I wasn't aware that terms were derogatory only when referenceing oppressed classes of people.

    Good to know, I guess?
    Kinda obvious. The n-word is less socially acceptable for a white person to say than the word "cracka" or "whitey" or "ghostface" is for a black person to say. I made up the last one, but the point stands.
    To me it's about context (THERE'S THAT WORD). Theoretical Black Guy I Know calls me cracker jokingly, I will take it as a joke. There's no history to the term and I have no personal history with it so I have no reason to get offended and wouldn't. But if he calls me "cracker" in a serious attempt to insult me by ethnicity I will take it just as seriously as he would if I called him the n word in the same manner.

    Where the difference is how acceptable it is to use a word in just ordinary social banter. A different case can be made for different words, the most important factor being how offended someone would be. If you know most black people are offended by the n word in any context then you have no excuse to use it casually. Your intent is to offend and it can't be hidden. But even with the n word, it isn't that clear cut and absolute, but it's definitely close to that.

    I'm not sure your post really offers a counter to his argument. Can you think of a socially acceptable situation where a white person calls a black person a Nigerian. I can't. In other words there is no acceptable context.

    This whole tangent seems pretty interesting in the context of people questioning baby mama's motives etc.

  • DrezDrez Registered User regular
    edited July 2010
    Hoz wrote: »
    I don't know what you have in mind when you say you wouldn't be "angry and indignant".

    I wouldn't have a white pride parade over it but I would be offended and mark the guy who said it as a lowly douchebag.

    I mean I wouldn't be angry or offended. There is zero history in which the term "cracker" was used to oppress or even remotely insult white people. It's a term with no teeth. You might as well call me a "table."

    The n-word isn't even remotely comparable. It carries with it a history of oppression, slavery, subservitude, and racism.

    Comparing the way I'd feel if anyone called me cracker for any reason in any context to how a black person deserves to feel if the n-word is slung at them in any given context is absurd.

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  • mythagomythago Registered User regular
    edited July 2010
    mrdobalina wrote: »

    Note where I said his antics were unacceptable. Note that the conversation over the previous pages was touching on her violation of the court order to not release. Note how many people have mentioned that we are only hearing one side of the story. Note how I never said she deserved it, but rather that she was manipulating the situation. Note how I said "it would not surprise me if..." Note how I said that he needs help for his issues.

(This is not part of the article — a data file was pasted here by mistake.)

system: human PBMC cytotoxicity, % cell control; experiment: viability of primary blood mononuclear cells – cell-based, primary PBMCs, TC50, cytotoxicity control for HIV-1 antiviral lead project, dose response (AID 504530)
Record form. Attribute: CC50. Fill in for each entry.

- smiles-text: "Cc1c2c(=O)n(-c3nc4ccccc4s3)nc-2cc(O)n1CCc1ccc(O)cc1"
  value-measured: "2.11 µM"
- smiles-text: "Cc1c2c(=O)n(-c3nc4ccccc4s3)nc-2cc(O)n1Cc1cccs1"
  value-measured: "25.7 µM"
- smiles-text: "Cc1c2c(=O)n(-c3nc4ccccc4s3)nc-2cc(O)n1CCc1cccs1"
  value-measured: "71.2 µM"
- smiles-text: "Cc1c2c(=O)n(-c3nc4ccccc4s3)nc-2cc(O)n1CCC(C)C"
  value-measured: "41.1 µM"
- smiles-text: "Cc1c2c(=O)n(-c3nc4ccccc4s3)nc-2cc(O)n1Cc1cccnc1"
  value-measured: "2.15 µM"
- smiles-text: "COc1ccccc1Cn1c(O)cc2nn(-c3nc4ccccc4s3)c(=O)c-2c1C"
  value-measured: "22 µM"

Now please correlate that with giving him a pass, blaming her or justifying his physical and emotional violence.

    Already did.

    Based on nothing more than "going out on a limb" and a selective view of a handful of completely unrelated people, you went off on a wild-ass guess about how she probably was abusive and/or provoked him into this behavior and was "manipulating the situation". Never mind that nothing on the tapes or anything else we know about this situation supports such an inference. Never mind that, hey, if your crazy psycho ex had beaten you up and was a threat to your life, you might perhaps want some actual evidence of this, rather than expecting people to just take your word for it that s/he said all this crazy shit.

    Really, all you needed to make the post completely typical was "Just sayin'."

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  • HozHoz Registered User regular
    edited July 2010
    Arlington wrote: »
    Spoiler:

    I'm not sure your post really offers a counter to his argument. Can you think of a socially acceptable situation where a white person calls a black person a Nigerian. I can't. In other words there is no acceptable context.

    This whole tangent seems pretty interesting in the context of people questioning baby mama's motives etc.
    Yeah it isn't really much of a counter to his point because it isn't meant as such. I'm just giving my perspective, which I distinguish from his as being expressed in more nuance.

  • mrdobalinamrdobalina Registered User
    edited July 2010
    mythago wrote: »
    mrdobalina wrote: »

    Note where I said his antics were unacceptable. Note that the conversation over the previous pages was touching on her violation of the court order to not release. Note how many people have mentioned that we are only hearing one side of the story. Note how I never said she deserved it, but rather that she was manipulating the situation. Note how I said "it would not surprise me if..." Note how I said that he needs help for his issues.